City Ethics Hartford Mayor Pedro Segarra should have reported spouse's contract
The Hartford Courant
April 13, 2011
Although there appears to be nothing untoward in the deal itself, Hartford Mayor Pedro Segarra erred in not reporting that his spouse has a Section 8 contract in the city.
The Courant reported Sunday that Mr. Segarra's spouse, Charlie Ortiz, collects about $2,000 a month in federal Section 8 rent subsidies as the landlord for two low-income tenants in apartments he owns on Wolcott Street, and that Mr. Segarra had not reported the contract in his financial disclosure to the city's ethics commission.
Mr. Segarra said he was not aware that the federal program qualified as a city contract, but that he would amend his ethics filing to reflect it.
Under the Section 8 program, a qualifying low-income tenant is issued a voucher that he or she can take to a landlord to rent an apartment. If the local housing agency determines that the apartment meets the standards of the program, it approves the rental arrangement. The tenant generally pays a small portion of the rent, with the rest supplied by the federal government to the city, which pays the subsidy to the landlord.
Mr. Ortiz, who is in the real estate business, got the two Section 8 tenants in November 2005 and September 2006, according to a spokesman for Imagineers Inc., which administers the city's Section 8 program. The tenants were picked from the waiting list in the normal course of business, the rents were comparable with similar apartments and no special breaks were offered, the spokesman said, adding that no one at Imagineers was aware of the relationship between Mr. Ortiz and Mr. Segarra. The two were in a legal civil union at the time and were married in 2010.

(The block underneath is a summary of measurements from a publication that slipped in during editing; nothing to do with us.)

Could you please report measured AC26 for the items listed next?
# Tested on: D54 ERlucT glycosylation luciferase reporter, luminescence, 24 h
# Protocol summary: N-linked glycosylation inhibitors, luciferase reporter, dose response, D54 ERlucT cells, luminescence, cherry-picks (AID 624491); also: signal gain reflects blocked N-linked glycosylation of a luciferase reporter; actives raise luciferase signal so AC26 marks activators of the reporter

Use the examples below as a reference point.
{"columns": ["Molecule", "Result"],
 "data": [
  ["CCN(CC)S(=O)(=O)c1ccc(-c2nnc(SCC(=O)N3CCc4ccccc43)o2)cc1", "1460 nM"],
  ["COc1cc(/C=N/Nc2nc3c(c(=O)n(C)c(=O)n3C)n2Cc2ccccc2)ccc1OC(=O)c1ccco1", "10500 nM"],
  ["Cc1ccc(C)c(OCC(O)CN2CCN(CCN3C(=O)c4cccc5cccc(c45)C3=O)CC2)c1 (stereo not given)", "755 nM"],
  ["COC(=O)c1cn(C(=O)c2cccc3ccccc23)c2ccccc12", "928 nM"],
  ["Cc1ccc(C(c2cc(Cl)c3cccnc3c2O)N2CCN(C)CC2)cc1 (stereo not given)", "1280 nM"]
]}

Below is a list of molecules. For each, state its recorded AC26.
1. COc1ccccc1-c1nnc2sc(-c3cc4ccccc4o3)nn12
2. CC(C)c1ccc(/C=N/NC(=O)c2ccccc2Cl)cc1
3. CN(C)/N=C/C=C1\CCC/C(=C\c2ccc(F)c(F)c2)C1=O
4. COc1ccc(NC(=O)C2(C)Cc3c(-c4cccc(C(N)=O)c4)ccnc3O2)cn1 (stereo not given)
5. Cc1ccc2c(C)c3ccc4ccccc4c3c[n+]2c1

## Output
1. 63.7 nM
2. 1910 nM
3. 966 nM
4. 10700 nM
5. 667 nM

Their marriage, however, may trigger U.S. Department of Housing and Urban Development conflict-of-interest regulations, which prohibit any financial benefit to an immediate family member of any public official "who exercises functions or responsibilities" with regard to a city-run Section 8 program. HUD officials are looking into it.
Though this looks much more like an error of omission than a serious ethical violation, it nonetheless doesn't inspire confidence. Mr. Segarra, a lawyer, was a city corporation counsel from 1992 until 1996. He had four years on the city council before becoming mayor last year, succeeding a mayor, Eddie Perez, whose lapses got him a prison sentence.
Mr. Segarra has announced that he will run for a full term in the fall and had to know that potential opponents would come after him. Indeed, the Section 8 information initially came from a Freedom of Information request filed by a supporter of state Rep. Kelvin Roldan, a potential mayoral challenger, who is trying to make political hay with it.
This may be just a simple mistake, but it is the kind that Mr. Segarra, who has emphasized open and honest government, cannot afford to make more than once.
Reprinted with permission of the Hartford Courant.
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